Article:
You may have noticed that Hannibal Hamlin’s recent post on Walt Whitman, Leaves of Grass, and the King James Bible began “Happy Birthday Walter!” And with good reason. As we look back on the Manifold Greatness blog since its own birth announcement on March 15, 2011, birthdays and other anniversaries have been an enormous help to us in tracing the origins and cultural influences of the 1611 King James Bible, from its time to the present day. Many of our posts have been quite different, of course, with no anniversary connotation. But again and again, we’ve found that anniversary dates are a welcome and frequent part of the mix.
A special date, like Whitman’s birthday, not only gives a blog post an easy-to-understand reason for appearing when it does; it often means that there will be other links and resources elsewhere for readers to explore on the same day on the same topic. For our blog, paying attention to such dates has also created, in effect, a real-world immersion in the width and breadth of the King James Bible’s influence, so that we find ourselves noting the anniversary of the first Battle of Manassas (Bull Run) one day, the death date of reggae superstar Bob Marley another day, and the death of King James Bible translator John Rainolds on yet another. Others in an almost endless list of examples include the anniversaries of the reading from Genesis from Apollo 8 in lunar orbit, the death of William Blake, and the death of Elvis Presley.
Anniversary dates can be tough deadlines, too. Behind the scenes, we’ve occasionally found ourselves scrambling to create a post on or near belatedly discovered date. Steve Galbraith produced that post on the anniversary of Bob Marley’s death in a matter of hours; Helen Moore, at the Bodleian, wrote the Rainolds tribute in very short order; and, quite recently, Hannibal Hamlin marked the rarely noted anniversary of the death of Casiodoro de Reina, a crucial early Spanish Bible translator, with just a few hours’ notice. For all of which and more, many thanks to all three!
King James Bible-influenced poems, songs, movies, television shows, and other creative works have anniversaries to celebrate, too, from the release of the 1956 film version of Moby Dick to the debut of the Byrds’ Turn, Turn, Turn. Handel’s Messiah has given rise on this blog to posts on Handel’s birthday, the anniversary of the oratorio’s original Dublin premiere, and the modern custom of performing it in the days before Christmas rather than during Lent, the period before Easter. Christmas and Easter, of course, are among the annual holidays—religious and secular, fixed-date like Christmas and moveable feast like Easter—that we have marked on the blog, too, which has also included posts tied to Valentine’s Day, Memorial Day, and Thanksgiving, among others.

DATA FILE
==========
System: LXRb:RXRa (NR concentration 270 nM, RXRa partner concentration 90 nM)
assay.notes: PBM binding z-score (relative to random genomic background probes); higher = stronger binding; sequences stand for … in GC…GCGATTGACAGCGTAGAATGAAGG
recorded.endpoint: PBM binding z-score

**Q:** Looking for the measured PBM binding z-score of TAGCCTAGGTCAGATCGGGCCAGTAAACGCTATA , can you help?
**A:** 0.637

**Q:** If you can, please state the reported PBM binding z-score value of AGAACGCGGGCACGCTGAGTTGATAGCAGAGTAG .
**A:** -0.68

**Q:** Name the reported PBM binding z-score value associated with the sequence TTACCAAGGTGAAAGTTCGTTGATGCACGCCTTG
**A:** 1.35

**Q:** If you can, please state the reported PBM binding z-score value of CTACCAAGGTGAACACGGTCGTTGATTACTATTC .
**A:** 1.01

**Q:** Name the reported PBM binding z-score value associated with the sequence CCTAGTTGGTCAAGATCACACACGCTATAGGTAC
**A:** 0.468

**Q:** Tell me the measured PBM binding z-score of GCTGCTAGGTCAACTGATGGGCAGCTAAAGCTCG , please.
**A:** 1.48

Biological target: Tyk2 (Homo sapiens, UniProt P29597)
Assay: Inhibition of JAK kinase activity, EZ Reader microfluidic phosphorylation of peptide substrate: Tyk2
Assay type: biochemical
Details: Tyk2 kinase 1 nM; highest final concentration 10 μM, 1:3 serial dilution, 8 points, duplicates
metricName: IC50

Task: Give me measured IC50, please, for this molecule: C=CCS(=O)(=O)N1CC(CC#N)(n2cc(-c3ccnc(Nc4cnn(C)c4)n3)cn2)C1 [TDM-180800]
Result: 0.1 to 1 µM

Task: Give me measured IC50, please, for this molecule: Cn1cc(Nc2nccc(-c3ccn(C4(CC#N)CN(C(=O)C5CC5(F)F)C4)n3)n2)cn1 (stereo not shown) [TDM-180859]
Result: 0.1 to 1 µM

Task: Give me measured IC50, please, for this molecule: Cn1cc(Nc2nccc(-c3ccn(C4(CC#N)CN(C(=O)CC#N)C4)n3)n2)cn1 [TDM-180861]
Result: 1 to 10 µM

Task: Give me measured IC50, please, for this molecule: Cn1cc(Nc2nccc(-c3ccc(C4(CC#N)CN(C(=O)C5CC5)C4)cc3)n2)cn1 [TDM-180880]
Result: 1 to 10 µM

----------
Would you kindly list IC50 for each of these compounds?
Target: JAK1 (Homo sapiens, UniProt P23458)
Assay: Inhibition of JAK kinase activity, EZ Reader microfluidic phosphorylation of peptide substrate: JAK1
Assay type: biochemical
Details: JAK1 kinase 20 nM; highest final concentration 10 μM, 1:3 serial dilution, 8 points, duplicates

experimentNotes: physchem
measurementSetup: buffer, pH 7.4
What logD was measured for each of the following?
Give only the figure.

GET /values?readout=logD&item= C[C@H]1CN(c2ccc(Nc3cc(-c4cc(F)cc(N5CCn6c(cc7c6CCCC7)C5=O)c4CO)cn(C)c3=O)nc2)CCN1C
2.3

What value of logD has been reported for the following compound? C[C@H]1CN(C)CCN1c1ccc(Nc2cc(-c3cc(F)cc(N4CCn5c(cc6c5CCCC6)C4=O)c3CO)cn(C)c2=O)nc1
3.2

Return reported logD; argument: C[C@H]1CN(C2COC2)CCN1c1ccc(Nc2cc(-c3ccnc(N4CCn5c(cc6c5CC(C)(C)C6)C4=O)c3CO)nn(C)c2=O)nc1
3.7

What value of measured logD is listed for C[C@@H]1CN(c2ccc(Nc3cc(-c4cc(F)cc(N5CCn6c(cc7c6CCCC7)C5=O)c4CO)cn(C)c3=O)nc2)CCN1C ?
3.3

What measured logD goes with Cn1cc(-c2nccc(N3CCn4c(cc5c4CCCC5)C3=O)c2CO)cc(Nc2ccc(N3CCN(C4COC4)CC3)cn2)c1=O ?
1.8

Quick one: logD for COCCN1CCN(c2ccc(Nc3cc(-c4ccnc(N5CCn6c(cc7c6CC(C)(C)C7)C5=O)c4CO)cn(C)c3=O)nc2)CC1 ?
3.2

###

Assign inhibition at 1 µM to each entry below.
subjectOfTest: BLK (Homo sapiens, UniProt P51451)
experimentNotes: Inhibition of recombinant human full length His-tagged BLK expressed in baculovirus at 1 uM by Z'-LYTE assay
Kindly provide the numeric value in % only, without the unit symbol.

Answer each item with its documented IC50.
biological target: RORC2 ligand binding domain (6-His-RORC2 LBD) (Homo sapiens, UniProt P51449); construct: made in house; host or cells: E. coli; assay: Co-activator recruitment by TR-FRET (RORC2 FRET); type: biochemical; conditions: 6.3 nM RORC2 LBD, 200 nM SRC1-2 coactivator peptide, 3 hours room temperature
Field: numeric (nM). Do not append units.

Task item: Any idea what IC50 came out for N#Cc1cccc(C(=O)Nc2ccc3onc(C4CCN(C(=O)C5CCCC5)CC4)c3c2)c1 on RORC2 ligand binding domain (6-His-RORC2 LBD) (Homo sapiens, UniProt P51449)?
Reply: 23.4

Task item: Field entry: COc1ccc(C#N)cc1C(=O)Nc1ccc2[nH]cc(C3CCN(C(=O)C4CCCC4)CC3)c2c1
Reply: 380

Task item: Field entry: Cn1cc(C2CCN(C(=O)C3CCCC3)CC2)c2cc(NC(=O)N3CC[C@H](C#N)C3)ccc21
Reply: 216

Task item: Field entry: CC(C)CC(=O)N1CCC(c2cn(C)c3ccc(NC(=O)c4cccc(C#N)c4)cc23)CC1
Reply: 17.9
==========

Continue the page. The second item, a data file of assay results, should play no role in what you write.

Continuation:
Ultimately, the impulse to celebrate anniversaries led to the entire Manifold Greatness project, inspired by the 400th anniversary of the 1611 King James Bible, and to countless other projects around the globe in the anniversary year of 2011. But the same impulse has also inspired a modern King James Bible myth. The natural desire to link the King James Bible to a specific date, as well as to the year 1611, has led to the widespread, but false, idea that the King James Bible was first published on May 2, one of several King James Bible myths debunked on this blog over time.
King James himself, of course, is inevitably linked to several anniversary dates, including the date of his coronation. On June 19, 2011, we first wished him “Happy Birthday, King James!” You can wish him the same next Wednesday, as June 19 rolls around once more.
What does the Good Book have to say about love? Plenty. Here is a selection of several well-known verses from the King James Bible on love, just in time for Valentine’s Day.
“Hatred stirreth up strifes: but love covereth all sins.”
“Better is a dinner of herbs where love is, than a stalled ox and hatred therewith.”
“A friend loveth at all times, and a brother is born for adversity.”
Song of Solomon 8:7
“Many waters cannot quench love, neither can the floods drown it: if a man would give all the substance of his house for love, it would utterly be contemned.”
“For God so loved the world, that he gave his only begotten Son, that whosoever believeth in him should not perish, but have everlasting life.”
1 John 3:11
“For this is the message that ye heard from the beginning, that we should love one another.”
Finally, 1 Corinthians 13:4-7 is commonly read at weddings. In many modern translations, the passage begins “Love is patient, love is kind.” However, the King James Bible translates these well-known verses somewhat differently:
“Charity suffereth long, and is kind; charity envieth not; charity vaunteth not itself, is not puffed up. Doth not behave itself unseemly, seeketh not her own, is not easily provoked, thinketh no evil; Rejoiceth not in iniquity, but rejoiceth in the truth. Beareth all things, believeth all things, hopeth all things, endureth all things.”
For the King James Bible translators, “charity” meant benevolent, kind-hearted feelings towards one’s fellow human beings.
The King James Bible is not the only Bible translation to use charity in this sense. The Wycliffe Bible, based on the work of John Wycliffe, one of the first individuals to translate the Bible into English, also uses “charity” where most modern translations would use the word “love.” For example, in the Wycliffe Bible, 1 Corinthians 13:13 is rendered as “Nowe forsothe dwellen feith, hope, and charite, thes thre; forsoth the mooste of thes is charite.” Today’s readers are probably more familiar with the verse in this form:
“And now these three remain: faith, hope and love. But the greatest of these is love. ”
Amy Arden assisted in the development and production of the Manifold Greatness website. She is a communications associate at the Folger Shakespeare Library.